A Type of STL Tour

| By: Jon Simons
Jon Simons

Type of STL is a curated archive of the unique hand-painted signage around St. Louis, Missouri. I have chosen to fuse a few passions together: cycling, photography and design. I tour around on my bike and capture my city through a lens that encourages exploring, environmental appreciation and historical awareness. (Honestly, the short breaks I take on my bike to snap a photo is a nice breather.)

In terms of inspiration, I feel it’s important that designers use the history of their local culture to their advantage. These signs I’ve archived in Type of STL  are real-world solutions that designers can learn from. I have always been interested in showing how others use their vernacular skill-set to make a less predictable form of design.

There is incredible value in the historic architecture of St. Louis and the way that the hand-painted signs of the past reflect the ways of life, entertainment and commerce. Whether it’s a used tire shop in Mid-Town Alley or a pharmacy in Benton Park, the hand-painted sign is a landmark of our fair city and tells a story independent of the changing aesthetics of St. Louis. These hand-painted signs cached in Type of STL are gems that give us a hint into our collective past and a culture of expression through design.

Here is a little tour of the archive:

End Eminent Domain Abuse

I’m still confused about this double negative that everyone can see from the highway by Lafayette Square: it’s telling us to STOP ending eminent domain abuse, when it’s meant to tell us to END eminent domain abuse. It uses both upper- and lower-case letters—condensed and regular. From how the type is laid out, the sign looks like it was technically correct at one point, but someone wanted to cram in the words End and Abuse at the last minute. Even though the sign’s graphically wrong, the common skill of the sign painter represents individuality of these buildings that the owner wants to save.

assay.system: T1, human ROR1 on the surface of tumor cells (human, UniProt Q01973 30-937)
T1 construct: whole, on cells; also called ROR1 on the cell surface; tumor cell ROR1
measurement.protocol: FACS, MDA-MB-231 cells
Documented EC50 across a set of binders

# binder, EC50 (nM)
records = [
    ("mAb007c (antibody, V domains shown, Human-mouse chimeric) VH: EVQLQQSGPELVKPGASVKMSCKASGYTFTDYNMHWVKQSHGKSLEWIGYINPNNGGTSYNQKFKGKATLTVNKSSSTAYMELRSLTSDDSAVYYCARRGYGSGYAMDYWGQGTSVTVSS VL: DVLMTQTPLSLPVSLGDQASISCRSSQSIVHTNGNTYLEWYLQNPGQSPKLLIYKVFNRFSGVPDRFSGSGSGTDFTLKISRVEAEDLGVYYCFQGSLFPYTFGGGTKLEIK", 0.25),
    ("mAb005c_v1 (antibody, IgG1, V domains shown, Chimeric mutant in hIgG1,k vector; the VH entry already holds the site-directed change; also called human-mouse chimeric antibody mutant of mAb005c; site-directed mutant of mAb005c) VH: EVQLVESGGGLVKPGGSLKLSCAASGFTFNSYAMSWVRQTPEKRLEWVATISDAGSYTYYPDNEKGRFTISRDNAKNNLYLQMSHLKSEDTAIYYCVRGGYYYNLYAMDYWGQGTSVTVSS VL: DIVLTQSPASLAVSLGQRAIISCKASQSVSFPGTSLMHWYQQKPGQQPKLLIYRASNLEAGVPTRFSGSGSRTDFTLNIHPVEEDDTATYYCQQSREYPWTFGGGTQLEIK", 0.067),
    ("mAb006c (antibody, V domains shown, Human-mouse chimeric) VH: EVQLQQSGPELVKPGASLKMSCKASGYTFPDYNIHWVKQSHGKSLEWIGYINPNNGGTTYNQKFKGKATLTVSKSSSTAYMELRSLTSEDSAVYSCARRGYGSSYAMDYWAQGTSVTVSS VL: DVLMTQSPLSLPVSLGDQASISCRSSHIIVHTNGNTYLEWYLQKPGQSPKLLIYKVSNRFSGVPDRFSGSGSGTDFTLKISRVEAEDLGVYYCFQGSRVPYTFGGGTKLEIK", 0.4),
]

Here is a little background on the signage.



We all see these guys around town with the the big Anchor logo hand painted on the side and hitch. By the aging of the paint on these signs, I know this classic handmade script has and will endure time both graphically and physically. I also love that each one of Anchor’s trucks are slightly unique due to the logo being hand painted.

Similar Typefaces can be found here.


Crunden Martin MFG. CO.

When St. Louis was a manufacturing powerhouse, these folks made a variety of metal goods on Chouteau’s Landing. This mix of a Sans Serif and a Slab Serif typeface used on the skybridge displays the strength of the metal goods they produced. The font is designed using mechanic and geometric style. The swash on the leg of the R makes it pretty unique to this typeface. These buildings may come down soon due to a fire and a missing roof, so make sure you check it out before it’s gone. Read about the history and photos of Cruden Martin MFG. CO.

Similar Typefaces can be found here (United Sans Bold)



I found this little sign while biking over on the north side of the city. (There are so many amazing signs north of downtown.) The individuality of the sign shows how much pride the owner has for this steel business.

Similar Typefaces can be found here, here and here.


Be sure to do your part and take some photos around town when you see hand-painted signs.
Hash tag them with #typeofstl so I can get them into the Type of STL archive!

Interested in some more type? Check these sites out as well: